Reviewed by Glenn Erickson
1994's London is an eccentric, and very English, conceptual documentary. It might at first be confused for a travelogue but quickly reveals itself as a rarified intellectual rumination illustrated with scenes of the English city and environs. It is the first film by Patrick Keiller, an ex-architect. He followed it up with a semi-sequel from 1997 called Robinson in Space.
Some intellectual pictures are difficult and some are obscure by choice; London has a bit of both qualities. Visually, it's a series of hundreds of static shots taken around the city, accompanied by a literary voiceover by Paul Scofield. Scofield "plays" a nameless fellow who relates the desultory travels of his equally unseen friend, named Robinson, around the city. It's an excuse to bring up dozens of subjects of all kinds. Filmed in 1992, they visit various sites of IRA terror bombings, marked off by yellow tape. One location has buildings with broken windows on all sides.
But most of Robinson's quests are in search of literary sites, such as an important 18th-century living-place of Laurence Sterne, the author of Tristram Shandy. These invariably bring up intellectual issues not found outside third-year English literature classes. Almost like Dr. Watson recording the adventures of Sherlock Holmes, the narrator is there to relate Robinson's every sage observation. This style puts the author's opinions at a third remove, making them seem even more important.
Robinson scours the city in search of miraculous inspirations from the mysterious lost past, seeking meaningful associations with locations that have been trod by the famous and the talented. Of course, what we see are modern Londoners going about their business unaware of the significance that Robinson sees. Like a tour guide for the arcane, the camera regards the sign for a pub called The Green Man while Scofield's voice tells us that it's the exact same pub featured in H.G. Wells' The War of the Worlds.
Keiller spends plenty of time on details like little wildflowers by the side of the road or metal emergency stretchers re-used as fencing outside a hospital, to pace the film and keep it from becoming a lecture. Scofield's measured and unstressed speech also guarantees that. Droll humor comes in from time to time, and not all of it verbal. Robinson and the narrator catch trains and take long walks, and twice come upon a pair of traveling Peruvian songwriters. Since the only evidence we have of them are some pleasant folk songs on the soundtrack, we assume that the Peruvians are all made up, perhaps as a sideways comment on homosexuality. In fact, without a Masters' degree in English, Keiller's ironic observations about how London's earlier inhabitants viewed life are likely to sail right over one's head. Some English critics remark on the film's fantastic nature, and we don't know if they're referring to the stories Robinson is telling, or the artifice of the narration itself.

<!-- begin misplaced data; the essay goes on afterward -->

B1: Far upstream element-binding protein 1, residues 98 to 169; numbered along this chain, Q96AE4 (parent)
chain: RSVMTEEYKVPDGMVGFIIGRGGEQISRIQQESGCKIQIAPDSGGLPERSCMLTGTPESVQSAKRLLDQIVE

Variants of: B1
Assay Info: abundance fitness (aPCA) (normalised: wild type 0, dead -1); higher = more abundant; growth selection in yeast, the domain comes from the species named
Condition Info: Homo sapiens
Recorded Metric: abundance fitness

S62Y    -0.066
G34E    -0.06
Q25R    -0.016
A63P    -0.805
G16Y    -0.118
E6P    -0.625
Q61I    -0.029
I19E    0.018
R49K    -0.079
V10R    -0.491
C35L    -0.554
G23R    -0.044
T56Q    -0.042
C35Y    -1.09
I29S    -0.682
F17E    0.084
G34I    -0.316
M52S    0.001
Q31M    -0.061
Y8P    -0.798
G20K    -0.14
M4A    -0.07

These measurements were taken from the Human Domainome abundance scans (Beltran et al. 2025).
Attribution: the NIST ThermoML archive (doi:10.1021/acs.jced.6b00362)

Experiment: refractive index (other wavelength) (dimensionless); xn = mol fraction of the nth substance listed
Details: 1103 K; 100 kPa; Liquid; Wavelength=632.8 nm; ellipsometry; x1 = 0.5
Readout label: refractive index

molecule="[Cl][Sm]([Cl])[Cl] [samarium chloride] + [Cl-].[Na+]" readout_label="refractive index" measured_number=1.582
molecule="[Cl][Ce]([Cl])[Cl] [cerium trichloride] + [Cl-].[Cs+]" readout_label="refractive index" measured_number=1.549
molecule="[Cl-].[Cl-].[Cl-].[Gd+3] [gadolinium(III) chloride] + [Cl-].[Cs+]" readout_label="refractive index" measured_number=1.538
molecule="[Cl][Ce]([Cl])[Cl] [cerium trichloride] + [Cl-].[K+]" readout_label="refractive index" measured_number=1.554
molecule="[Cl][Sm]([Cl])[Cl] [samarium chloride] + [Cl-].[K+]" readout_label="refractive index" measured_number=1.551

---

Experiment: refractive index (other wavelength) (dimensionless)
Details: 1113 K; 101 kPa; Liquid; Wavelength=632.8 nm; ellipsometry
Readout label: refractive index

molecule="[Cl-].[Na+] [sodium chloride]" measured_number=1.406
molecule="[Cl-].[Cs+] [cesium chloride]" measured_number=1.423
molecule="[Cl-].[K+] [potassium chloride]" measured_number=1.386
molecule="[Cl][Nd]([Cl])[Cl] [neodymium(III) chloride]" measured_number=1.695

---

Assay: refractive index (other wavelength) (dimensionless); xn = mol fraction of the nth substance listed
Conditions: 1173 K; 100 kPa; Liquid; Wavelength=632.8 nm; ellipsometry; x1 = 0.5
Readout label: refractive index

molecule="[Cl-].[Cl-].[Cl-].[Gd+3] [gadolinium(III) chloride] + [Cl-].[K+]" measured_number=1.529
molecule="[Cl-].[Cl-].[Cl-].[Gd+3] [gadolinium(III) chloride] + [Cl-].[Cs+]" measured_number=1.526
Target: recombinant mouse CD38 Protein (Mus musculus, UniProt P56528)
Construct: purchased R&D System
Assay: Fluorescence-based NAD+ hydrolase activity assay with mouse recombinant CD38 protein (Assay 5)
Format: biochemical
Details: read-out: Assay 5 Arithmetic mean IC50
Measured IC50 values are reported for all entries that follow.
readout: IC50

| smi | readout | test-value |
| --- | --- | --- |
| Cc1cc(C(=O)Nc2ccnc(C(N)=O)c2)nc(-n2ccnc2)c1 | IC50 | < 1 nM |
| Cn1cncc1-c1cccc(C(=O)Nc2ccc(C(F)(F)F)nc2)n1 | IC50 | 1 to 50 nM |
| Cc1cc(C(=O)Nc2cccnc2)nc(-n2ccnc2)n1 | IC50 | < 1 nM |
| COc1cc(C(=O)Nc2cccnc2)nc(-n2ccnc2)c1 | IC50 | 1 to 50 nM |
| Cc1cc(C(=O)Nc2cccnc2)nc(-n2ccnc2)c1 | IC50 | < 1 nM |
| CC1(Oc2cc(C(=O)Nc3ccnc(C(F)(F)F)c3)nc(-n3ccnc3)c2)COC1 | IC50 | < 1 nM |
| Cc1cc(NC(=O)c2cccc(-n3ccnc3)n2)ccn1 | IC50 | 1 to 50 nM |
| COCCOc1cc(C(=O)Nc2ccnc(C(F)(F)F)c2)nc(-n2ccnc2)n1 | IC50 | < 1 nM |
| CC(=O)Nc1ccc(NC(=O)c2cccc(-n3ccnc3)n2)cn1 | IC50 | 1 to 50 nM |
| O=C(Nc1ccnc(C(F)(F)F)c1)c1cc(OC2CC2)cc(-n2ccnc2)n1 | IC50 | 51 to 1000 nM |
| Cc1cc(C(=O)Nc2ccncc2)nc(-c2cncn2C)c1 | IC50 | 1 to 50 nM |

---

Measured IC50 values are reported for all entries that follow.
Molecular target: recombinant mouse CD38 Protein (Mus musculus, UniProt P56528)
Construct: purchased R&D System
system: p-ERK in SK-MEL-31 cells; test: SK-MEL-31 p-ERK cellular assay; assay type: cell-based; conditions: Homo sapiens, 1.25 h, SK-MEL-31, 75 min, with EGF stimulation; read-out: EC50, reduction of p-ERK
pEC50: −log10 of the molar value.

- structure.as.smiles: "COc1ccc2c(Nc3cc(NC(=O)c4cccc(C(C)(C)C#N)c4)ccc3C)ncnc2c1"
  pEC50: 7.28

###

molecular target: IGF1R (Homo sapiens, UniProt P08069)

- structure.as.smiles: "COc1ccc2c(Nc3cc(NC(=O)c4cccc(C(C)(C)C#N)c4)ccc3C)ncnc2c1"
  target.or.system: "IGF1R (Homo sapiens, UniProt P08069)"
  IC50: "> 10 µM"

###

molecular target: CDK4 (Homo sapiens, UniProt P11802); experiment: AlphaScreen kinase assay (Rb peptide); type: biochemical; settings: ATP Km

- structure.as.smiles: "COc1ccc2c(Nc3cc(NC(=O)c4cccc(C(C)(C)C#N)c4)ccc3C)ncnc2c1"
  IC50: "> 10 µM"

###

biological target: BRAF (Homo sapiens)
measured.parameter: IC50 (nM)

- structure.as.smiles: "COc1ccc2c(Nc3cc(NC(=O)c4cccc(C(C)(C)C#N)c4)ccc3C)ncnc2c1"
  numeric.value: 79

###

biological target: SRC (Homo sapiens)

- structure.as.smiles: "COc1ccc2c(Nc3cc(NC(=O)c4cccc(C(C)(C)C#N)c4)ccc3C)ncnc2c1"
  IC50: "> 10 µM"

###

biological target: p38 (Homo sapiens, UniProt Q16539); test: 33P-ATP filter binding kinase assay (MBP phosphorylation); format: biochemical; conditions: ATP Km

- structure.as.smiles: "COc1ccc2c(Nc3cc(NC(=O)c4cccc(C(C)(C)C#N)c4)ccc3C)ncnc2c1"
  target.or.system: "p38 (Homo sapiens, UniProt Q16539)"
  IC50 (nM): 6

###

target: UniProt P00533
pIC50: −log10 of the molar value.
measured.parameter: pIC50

But that's only part of London's concern. Trained architect Keiller also notes physical details in the city that are relevant to him, and talks about the forgotten meanings of sites of interest. He also presents his point of view on the evolution of London itself, a victim of political re-zoning, pollution and social confusion. After decades of governmental experimentation (Keiller doesn't limit his disapproval to the Thatcher years) the city center has hollowed out -- fewer people actually live there. He compares the pulse of the city to other places like Paris. He shows the Queen dedicating a monument to a WW2 bombing strategist while a crowd boos, calling the man a mass murderer - he's the one who targeted Dresden. The city is honoring a bomb terror expert from history at the same time it's suffering deadly strikes by modern bomb terrorists.
London was made by the production wing of the British Film Institute, which explains why it plays as a film by and for intellectual elites. Keiller's writing is not at all condescending, but its dry wit is going to be inaccessible to many. The ideal audience for this picture will probably have read about it before giving it a spin.
Keiller's static camera captures hundreds of interesting moments, most of them reflective in nature, visual wallpaper to go behind Paul Scofield's voiceover. Scofield rattles on with Robinson's opinions on 18th century authors over early countryside shots that tend to be green and pastoral, but even when he returns to the center of London there is a concentration on waterways and bridges. We see many famous places but just as many details of phone boxes and walls with ancient torn paper, like old Blitz shelter instructions and a torn poster for This is Cinerama. Keiller and a partner wandered about for months with a camera, incurring no extraordinary expense outside of the rentals and film stock. There are no opticals, just hard cuts. Through the magic of DVD freeze frame, we can see the filmmaker's two-man crew several times in the show, reflected in shiny cabs and trucks.
London winds up as quietly as it began. It will delight some viewers already acquainted with and interested in English politics and literature but it's obviously not a mass-market item. Patrick Keiller's follow-up Robinson in Space reportedly takes a wider set of tours of England and makes explicit the linkage between this "Robinson" and author Daniel Defoe's adventuresome Robinson Crusoe.
Facets' Video's London presents an excellent BFI transfer of the film with a satisfactory encoding. The disc has ten chapter stops but no extras. Facets' publicity handouts mention a Collectable Booklet of notes, that was not included in the unpackaged (but final) disc sent for review.
On a scale of Excellent, Good, Fair, and Poor,
Packaging: Keep case
Reviewed: June 29, 2006
Republished by permission of Turner Classic Movies.
DVD Savant Text © Copyright 2007 Glenn Erickson